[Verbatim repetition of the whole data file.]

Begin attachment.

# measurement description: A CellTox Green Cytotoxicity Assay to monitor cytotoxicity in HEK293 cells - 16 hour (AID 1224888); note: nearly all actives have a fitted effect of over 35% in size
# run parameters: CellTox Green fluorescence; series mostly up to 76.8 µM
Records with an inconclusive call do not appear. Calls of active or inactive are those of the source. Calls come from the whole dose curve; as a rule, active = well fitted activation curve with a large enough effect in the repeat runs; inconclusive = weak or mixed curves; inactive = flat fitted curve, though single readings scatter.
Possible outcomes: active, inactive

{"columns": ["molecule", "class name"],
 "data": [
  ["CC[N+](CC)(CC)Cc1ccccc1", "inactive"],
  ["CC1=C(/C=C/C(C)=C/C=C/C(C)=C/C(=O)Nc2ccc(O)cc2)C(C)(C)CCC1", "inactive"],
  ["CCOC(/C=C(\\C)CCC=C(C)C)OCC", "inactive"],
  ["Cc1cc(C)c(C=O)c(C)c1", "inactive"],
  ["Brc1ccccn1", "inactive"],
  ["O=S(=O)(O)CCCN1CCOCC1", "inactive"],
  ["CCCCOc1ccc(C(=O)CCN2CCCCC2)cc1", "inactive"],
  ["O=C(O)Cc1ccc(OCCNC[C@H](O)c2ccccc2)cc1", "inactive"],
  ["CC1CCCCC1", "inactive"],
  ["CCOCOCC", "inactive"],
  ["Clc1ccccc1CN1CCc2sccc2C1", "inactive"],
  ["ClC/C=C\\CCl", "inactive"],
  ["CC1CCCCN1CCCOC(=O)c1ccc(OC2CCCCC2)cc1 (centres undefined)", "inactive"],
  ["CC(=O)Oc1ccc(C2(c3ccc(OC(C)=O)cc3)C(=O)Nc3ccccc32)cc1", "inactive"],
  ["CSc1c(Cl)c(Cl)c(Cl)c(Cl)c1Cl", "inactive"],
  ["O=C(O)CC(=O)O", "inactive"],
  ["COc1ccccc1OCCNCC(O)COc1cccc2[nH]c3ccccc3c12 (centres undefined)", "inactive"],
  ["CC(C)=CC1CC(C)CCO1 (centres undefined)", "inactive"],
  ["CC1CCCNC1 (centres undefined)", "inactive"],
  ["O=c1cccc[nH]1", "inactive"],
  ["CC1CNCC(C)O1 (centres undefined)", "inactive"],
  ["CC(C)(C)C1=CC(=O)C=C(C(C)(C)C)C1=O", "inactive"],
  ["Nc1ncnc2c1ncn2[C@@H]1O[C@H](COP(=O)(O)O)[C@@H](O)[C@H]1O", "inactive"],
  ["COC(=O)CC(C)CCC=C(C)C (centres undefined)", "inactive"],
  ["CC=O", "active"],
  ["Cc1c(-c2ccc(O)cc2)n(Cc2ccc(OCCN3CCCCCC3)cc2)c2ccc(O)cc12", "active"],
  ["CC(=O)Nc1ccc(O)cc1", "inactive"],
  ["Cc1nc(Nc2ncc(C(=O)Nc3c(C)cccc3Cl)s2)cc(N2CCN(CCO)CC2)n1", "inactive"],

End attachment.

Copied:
# measurement description: A CellTox Green Cytotoxicity Assay to monitor cytotoxicity in HEK293 cells - 16 hour (AID 1224888); note: nearly all actives have a fitted effect of over 35% in size
# run parameters: CellTox Green fluorescence; series mostly up to 76.8 µM
Records with an inconclusive call do not appear. Calls of active or inactive are those of the source. Calls come from the whole dose curve; as a rule, active = well fitted activation curve with a large enough effect in the repeat runs; inconclusive = weak or mixed curves; inactive = flat fitted curve, though single readings scatter.
Possible outcomes: active, inactive

{"columns": ["molecule", "class name"],
 "data": [
  ["CC[N+](CC)(CC)Cc1ccccc1", "inactive"],
  ["CC1=C(/C=C/C(C)=C/C=C/C(C)=C/C(=O)Nc2ccc(O)cc2)C(C)(C)CCC1", "inactive"],
  ["CCOC(/C=C(\\C)CCC=C(C)C)OCC", "inactive"],
  ["Cc1cc(C)c(C=O)c(C)c1", "inactive"],
  ["Brc1ccccn1", "inactive"],
  ["O=S(=O)(O)CCCN1CCOCC1", "inactive"],
  ["CCCCOc1ccc(C(=O)CCN2CCCCC2)cc1", "inactive"],
  ["O=C(O)Cc1ccc(OCCNC[C@H](O)c2ccccc2)cc1", "inactive"],
  ["CC1CCCCC1", "inactive"],
  ["CCOCOCC", "inactive"],
  ["Clc1ccccc1CN1CCc2sccc2C1", "inactive"],
  ["ClC/C=C\\CCl", "inactive"],
  ["CC1CCCCN1CCCOC(=O)c1ccc(OC2CCCCC2)cc1 (centres undefined)", "inactive"],
  ["CC(=O)Oc1ccc(C2(c3ccc(OC(C)=O)cc3)C(=O)Nc3ccccc32)cc1", "inactive"],
  ["CSc1c(Cl)c(Cl)c(Cl)c(Cl)c1Cl", "inactive"],
  ["O=C(O)CC(=O)O", "inactive"],
  ["COc1ccccc1OCCNCC(O)COc1cccc2[nH]c3ccccc3c12 (centres undefined)", "inactive"],
  ["CC(C)=CC1CC(C)CCO1 (centres undefined)", "inactive"],
  ["CC1CCCNC1 (centres undefined)", "inactive"],
  ["O=c1cccc[nH]1", "inactive"],
  ["CC1CNCC(C)O1 (centres undefined)", "inactive"],
  ["CC(C)(C)C1=CC(=O)C=C(C(C)(C)C)C1=O", "inactive"],
  ["Nc1ncnc2c1ncn2[C@@H]1O[C@H](COP(=O)(O)O)[C@@H](O)[C@H]1O", "inactive"],
  ["COC(=O)CC(C)CCC=C(C)C (centres undefined)", "inactive"],
  ["CC=O", "active"],
  ["Cc1c(-c2ccc(O)cc2)n(Cc2ccc(OCCN3CCCCCC3)cc2)c2ccc(O)cc12", "active"],
  ["CC(=O)Nc1ccc(O)cc1", "inactive"],
  ["Cc1nc(Nc2ncc(C(=O)Nc3c(C)cccc3Cl)s2)cc(N2CCN(CCO)CC2)n1", "inactive"],